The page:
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Physicians continue to perform imaging on asymptomatic patients with early-stage breast cancer, despite ASCO 2012 recommendations against it.
Imaging for metastases of asymptomatic patients with early-stage breast cancer continues, despite ASCO 2012 recommendations to the contrary, according to a study published in Journal of Oncology Practice.
Canadian researchers sought to determine if one recommendation of five issued by ASCO in 2012, that of ceasing routine advanced costly imaging technologies for staging of early breast cancer, was followed in local practices.
They performed a retrospective review of staging imaging for distant metastases performed in 200 patients with primary operable (early-stage) breast cancer seen at a large Canadian academic cancer center. One hundred patient records were from 2011, before the recommendations were issued, and 100 after September 2012.
The results showed that 169 patients (84.5%) underwent at least one imaging test, with a mean of 3.6 tests per imaged patient. A total of 154 patients (77.0%) underwent imaging that did not follow the local guideline recommendations. The researchers found that the frequency of imaging did not change after ASCO published its recommendations. “Furthermore, imaging to clarify indeterminate initial imaging was required in 51 (30.2 percent) of 169 patients,” the authors wrote. “None of the confirmatory imaging results ultimately revealed metastatic disease.”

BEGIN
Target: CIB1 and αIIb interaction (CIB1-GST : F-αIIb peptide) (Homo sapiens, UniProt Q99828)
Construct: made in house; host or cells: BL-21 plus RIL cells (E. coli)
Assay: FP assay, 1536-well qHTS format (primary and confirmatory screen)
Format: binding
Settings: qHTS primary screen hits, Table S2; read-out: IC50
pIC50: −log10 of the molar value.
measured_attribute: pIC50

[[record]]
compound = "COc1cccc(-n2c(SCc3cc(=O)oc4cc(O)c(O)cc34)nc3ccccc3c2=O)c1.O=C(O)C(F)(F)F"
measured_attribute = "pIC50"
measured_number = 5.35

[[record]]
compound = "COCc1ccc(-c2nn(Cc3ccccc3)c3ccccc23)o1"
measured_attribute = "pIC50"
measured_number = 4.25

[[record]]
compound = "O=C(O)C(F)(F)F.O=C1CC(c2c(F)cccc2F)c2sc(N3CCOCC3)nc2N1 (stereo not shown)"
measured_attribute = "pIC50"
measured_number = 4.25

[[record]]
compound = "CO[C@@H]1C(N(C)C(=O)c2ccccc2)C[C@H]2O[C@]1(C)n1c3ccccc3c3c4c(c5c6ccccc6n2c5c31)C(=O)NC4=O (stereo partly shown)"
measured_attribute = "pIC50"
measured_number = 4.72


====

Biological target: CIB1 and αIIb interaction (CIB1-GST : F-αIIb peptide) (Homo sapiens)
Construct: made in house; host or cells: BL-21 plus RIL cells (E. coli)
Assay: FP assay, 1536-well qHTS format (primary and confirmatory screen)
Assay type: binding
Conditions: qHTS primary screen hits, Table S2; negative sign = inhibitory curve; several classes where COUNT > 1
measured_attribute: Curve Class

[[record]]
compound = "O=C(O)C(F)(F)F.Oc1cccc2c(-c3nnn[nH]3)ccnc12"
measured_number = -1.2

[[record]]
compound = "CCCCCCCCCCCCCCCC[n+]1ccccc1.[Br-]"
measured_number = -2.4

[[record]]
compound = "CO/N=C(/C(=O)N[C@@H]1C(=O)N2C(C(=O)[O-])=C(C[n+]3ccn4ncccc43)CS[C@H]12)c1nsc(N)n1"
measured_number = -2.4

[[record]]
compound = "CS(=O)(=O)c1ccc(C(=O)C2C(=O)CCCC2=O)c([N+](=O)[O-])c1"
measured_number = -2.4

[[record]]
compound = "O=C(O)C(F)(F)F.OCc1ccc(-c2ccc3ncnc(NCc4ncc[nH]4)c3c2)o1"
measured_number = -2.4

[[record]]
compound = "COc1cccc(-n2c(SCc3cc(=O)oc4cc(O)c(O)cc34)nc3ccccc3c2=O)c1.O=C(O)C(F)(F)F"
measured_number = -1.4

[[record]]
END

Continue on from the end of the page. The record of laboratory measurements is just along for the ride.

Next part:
The researchers concluded that although the local imaging guidelines advised against imaging for distant metastases in early-stage breast cancer, there was no reduction of imaging use in this population. “Broader knowledge translation strategies beyond publication are needed if recommendations are to be implemented into routine clinical practice,” they wrote.